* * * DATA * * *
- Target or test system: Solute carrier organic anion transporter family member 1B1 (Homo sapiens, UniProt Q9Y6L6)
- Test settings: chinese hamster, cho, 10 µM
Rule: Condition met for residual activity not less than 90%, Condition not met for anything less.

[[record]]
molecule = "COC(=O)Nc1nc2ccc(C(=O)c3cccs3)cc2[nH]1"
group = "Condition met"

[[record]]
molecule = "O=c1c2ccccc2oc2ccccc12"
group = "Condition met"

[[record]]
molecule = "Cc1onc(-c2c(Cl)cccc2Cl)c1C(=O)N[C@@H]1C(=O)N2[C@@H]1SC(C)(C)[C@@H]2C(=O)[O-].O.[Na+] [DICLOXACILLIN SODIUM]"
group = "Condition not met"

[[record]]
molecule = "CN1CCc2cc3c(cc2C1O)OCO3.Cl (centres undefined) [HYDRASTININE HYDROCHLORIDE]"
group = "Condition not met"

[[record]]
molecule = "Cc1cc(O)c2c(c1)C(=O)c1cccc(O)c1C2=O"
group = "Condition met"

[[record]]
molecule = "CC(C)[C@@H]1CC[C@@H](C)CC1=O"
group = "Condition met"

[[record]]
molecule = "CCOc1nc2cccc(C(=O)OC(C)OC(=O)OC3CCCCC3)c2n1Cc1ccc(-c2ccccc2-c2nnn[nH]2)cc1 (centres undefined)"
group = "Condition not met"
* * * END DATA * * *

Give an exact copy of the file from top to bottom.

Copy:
- Target or test system: Solute carrier organic anion transporter family member 1B1 (Homo sapiens, UniProt Q9Y6L6)
- Test settings: chinese hamster, cho, 10 µM
Rule: Condition met for residual activity not less than 90%, Condition not met for anything less.

[[record]]
molecule = "COC(=O)Nc1nc2ccc(C(=O)c3cccs3)cc2[nH]1"
group = "Condition met"

[[record]]
molecule = "O=c1c2ccccc2oc2ccccc12"
group = "Condition met"

[[record]]
molecule = "Cc1onc(-c2c(Cl)cccc2Cl)c1C(=O)N[C@@H]1C(=O)N2[C@@H]1SC(C)(C)[C@@H]2C(=O)[O-].O.[Na+] [DICLOXACILLIN SODIUM]"
group = "Condition not met"

[[record]]
molecule = "CN1CCc2cc3c(cc2C1O)OCO3.Cl (centres undefined) [HYDRASTININE HYDROCHLORIDE]"
group = "Condition not met"

[[record]]
molecule = "Cc1cc(O)c2c(c1)C(=O)c1cccc(O)c1C2=O"
group = "Condition met"

[[record]]
molecule = "CC(C)[C@@H]1CC[C@@H](C)CC1=O"
group = "Condition met"

[[record]]
molecule = "CCOc1nc2cccc(C(=O)OC(C)OC(=O)OC3CCCCC3)c2n1Cc1ccc(-c2ccccc2-c2nnn[nH]2)cc1 (centres undefined)"
group = "Condition not met"